India’s support crucial to counter Islamist militancy: US think tank

April 2nd, 2009 - 10:08 pm ICT by IANS  

Manmohan Singh By Arun Kumar
Washington, April 2 (IANS) As the US seeks India’s crucial support in countering the threat of Islamist militancy, a leading US think tank says the Manmohan Singh-Obama meeting would demonstrate the US resolve to enhancing ties with New Delhi.

But India “will remain on guard as Obama moves forward in implementing US policy in South Asia”, Stratfor, a global intelligence company, said in an analysis as Prime Minister Manmohan Singh and President Barack Obama met Thursday on the sidelines of the G20 summit in London.

“Besides giving Pakistan something to chew on, Singh’s sit-down with Obama allows the United States to demonstrate its resolve to enhance ties with India, a power whose support is seen by Washington as crucial in countering the threat of Islamist militancy.”

Although India and the US have good reason to want to strengthen their strategic partnership, the Indians are not completely comfortable with Obama’s South Asia agenda, Stratfor said.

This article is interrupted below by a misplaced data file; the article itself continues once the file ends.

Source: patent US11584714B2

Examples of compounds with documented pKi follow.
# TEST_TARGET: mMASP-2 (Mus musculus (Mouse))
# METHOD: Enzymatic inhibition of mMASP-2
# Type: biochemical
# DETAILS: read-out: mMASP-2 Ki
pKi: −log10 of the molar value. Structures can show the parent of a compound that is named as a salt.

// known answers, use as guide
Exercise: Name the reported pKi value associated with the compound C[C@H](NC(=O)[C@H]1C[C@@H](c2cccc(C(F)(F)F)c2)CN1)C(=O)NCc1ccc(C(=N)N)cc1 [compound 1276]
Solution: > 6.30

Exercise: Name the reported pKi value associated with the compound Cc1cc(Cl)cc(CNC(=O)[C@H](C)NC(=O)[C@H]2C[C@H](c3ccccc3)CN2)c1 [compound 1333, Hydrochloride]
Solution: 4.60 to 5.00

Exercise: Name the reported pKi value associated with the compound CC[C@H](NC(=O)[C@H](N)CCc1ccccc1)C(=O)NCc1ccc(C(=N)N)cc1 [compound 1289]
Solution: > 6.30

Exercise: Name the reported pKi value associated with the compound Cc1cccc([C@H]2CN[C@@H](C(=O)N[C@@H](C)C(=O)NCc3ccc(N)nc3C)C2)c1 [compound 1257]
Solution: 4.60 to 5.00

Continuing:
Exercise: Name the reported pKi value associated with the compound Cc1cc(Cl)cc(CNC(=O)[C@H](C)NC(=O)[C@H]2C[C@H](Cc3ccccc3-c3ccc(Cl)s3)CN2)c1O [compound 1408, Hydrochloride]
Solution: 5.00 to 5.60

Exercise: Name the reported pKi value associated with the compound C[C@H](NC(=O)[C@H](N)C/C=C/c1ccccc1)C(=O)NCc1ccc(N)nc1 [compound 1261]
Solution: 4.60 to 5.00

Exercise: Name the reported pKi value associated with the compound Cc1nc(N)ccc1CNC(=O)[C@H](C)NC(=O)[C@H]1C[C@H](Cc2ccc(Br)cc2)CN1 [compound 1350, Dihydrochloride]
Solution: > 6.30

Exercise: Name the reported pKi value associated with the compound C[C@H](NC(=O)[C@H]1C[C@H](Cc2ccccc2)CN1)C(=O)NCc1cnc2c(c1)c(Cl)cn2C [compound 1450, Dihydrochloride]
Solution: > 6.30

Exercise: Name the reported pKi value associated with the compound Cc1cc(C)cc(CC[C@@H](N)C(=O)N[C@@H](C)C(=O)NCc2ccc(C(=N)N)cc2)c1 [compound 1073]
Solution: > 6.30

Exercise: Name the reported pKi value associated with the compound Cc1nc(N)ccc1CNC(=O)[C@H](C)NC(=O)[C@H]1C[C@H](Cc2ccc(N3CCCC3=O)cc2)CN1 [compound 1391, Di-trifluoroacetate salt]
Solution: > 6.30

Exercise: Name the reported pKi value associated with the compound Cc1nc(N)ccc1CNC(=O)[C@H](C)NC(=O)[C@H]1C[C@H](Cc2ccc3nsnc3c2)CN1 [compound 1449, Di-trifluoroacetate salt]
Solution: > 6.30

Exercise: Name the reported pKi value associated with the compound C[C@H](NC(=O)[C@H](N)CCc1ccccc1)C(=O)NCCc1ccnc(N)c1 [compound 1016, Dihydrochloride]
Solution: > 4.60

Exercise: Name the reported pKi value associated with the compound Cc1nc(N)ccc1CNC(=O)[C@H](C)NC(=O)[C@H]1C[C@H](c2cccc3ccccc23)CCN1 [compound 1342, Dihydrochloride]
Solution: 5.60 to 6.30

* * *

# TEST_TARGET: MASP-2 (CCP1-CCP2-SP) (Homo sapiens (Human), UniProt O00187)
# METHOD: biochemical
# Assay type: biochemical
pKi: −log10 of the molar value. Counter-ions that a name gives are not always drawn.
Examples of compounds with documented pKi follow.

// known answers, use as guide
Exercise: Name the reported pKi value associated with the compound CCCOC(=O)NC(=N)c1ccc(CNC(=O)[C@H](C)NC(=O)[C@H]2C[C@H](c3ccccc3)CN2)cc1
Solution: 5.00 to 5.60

Thus “India will enjoy its moment in the global spotlight at the G20, but New Delhi will remain on guard as Obama moves forward in implementing US policy in South Asia”, it said.

Though New Delhi and Washington may not see eye to eye on how to manage the economic crisis, the US has a strategic interest in giving India the attention it seeks on the global stage during this summit, the intelligence group said.

“With a jihadist war raging in Afghanistan and spreading deep into Pakistan, the United States and India are united by the common threat of Pakistani-propagated Islamist militancy.”

Noting that a “mixed carrot-and-stick approach of financial aid and threats of unilateral US covert action on Pakistani soil has thus far had mixed results,” Stratfor said: “One pressure tactic that will always get Islamabad ’s attention, however, is the United States’ dealings with Pakistan’s biggest foe, India.”

The US will use the Indian pressure card against Pakistan when necessary, but it needs to maintain a healthy relationship with New Delhi for this strategy to make a strong impact on the Pakistanis, it said.

The Indians want to work with the United States, but they are not big fans of Obama’s Afghanistan strategy, Stratfor said.

Apart from concerns over the US plan to provide Pakistan with $1.5 billion per year in non-military development aid for five years as well as $2.8 billion in military aid, India is not in favour of the US strategy to reach out to “moderate” Taliban.

“In New Delhi’s mind, the potential return of a fundamentalist Islamist regime with an anti-Indian agenda represents a core national security threat to India,” Stratfor said.

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